Your editorial of 4 August (“Raise the bar on campus”) asserts a correlation between higher university dropout rates and the introduction of demand driven enrolments in 2012.
While attrition rates do meander, they have not moved in recent years by an amount sufficient to conclude a cause and effect relationship with the demand driven system. In 2005, for example, well before university enrolments were uncapped by the previous government, the attrition rate was 15.04 per cent, higher that the 2013 rate (the latest year available) of 14.8 per cent.
The fact that some students drop out early from university and move on to other career options suggests that the demand-driven system is working and high quality academic standards are not eroding.
For a variety of reasons, students will change their minds about their study choices. Surely it is better that they recognise early in the piece when a course is not for them rather than persevering with a costly program preparing them for an unfulfilling career.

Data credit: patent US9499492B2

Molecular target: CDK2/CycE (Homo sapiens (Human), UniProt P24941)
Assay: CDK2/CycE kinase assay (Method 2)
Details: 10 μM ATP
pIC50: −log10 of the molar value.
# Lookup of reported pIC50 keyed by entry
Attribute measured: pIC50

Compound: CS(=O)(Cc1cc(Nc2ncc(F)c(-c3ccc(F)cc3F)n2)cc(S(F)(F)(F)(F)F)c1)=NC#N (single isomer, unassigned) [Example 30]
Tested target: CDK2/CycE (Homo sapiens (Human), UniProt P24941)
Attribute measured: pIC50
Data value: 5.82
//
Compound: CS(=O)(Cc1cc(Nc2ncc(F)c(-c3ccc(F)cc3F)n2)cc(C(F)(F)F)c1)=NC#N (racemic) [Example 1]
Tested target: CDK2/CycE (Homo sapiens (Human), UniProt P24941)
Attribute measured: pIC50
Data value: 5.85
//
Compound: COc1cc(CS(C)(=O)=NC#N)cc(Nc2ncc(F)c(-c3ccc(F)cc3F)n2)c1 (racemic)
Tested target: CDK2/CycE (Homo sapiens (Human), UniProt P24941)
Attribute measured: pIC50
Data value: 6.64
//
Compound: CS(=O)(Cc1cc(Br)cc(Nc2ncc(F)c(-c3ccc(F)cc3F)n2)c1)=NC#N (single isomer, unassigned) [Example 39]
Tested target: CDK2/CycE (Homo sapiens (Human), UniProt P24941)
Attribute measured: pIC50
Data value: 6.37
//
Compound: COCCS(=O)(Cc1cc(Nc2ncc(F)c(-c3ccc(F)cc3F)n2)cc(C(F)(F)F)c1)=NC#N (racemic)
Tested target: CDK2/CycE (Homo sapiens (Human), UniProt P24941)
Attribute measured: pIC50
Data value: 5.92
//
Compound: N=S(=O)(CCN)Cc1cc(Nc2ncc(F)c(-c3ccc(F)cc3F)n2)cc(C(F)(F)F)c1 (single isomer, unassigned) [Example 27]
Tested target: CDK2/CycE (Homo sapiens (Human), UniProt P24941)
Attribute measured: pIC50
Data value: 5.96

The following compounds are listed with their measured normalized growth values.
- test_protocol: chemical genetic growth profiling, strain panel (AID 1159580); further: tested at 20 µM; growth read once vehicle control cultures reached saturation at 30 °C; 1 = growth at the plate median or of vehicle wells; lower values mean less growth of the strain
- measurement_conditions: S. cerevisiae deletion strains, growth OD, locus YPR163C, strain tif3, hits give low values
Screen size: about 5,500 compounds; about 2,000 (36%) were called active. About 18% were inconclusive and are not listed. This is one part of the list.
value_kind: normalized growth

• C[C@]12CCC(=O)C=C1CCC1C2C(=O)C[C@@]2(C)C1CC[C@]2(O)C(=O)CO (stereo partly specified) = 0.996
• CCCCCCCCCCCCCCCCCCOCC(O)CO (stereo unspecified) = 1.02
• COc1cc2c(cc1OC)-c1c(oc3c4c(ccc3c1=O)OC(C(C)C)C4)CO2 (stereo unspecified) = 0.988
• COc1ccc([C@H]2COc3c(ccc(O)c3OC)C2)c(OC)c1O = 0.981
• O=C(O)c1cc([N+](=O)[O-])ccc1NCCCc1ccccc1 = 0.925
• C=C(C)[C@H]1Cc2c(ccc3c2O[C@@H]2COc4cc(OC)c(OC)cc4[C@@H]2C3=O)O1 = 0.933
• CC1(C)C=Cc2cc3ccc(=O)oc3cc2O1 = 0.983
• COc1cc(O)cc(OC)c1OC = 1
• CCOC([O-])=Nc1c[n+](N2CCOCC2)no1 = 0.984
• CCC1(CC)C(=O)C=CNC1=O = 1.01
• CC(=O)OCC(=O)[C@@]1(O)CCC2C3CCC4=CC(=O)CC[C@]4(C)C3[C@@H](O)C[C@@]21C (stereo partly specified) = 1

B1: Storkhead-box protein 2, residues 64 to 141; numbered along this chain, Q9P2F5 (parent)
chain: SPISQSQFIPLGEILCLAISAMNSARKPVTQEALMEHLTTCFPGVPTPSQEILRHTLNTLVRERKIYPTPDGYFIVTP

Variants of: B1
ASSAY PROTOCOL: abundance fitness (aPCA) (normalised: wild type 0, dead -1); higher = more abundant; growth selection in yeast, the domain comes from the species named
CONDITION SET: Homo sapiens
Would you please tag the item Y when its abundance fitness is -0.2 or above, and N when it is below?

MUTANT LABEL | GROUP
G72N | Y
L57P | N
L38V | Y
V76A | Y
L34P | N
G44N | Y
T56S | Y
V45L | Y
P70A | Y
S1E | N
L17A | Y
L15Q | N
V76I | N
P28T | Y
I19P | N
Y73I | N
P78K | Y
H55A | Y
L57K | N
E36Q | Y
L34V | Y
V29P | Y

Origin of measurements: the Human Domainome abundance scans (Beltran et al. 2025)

We have already entered the so called ‘age of machines’ where in 15-20 years 40 per cent of today’s jobs will have disappeared and new jobs that we can’t yet imagine, will emerge. The rate at which the digital revolution is disrupting every sector of the economy means our ability to predict future labour market needs with any degree of accuracy is diminishing by the day.
What our tertiary education system needs is greater flexibility, and sufficient information to enable students make informed choices, not a retreat to outdated, centralised labour market planning models based on a flawed assumption that governments can accurately predict the unknowable.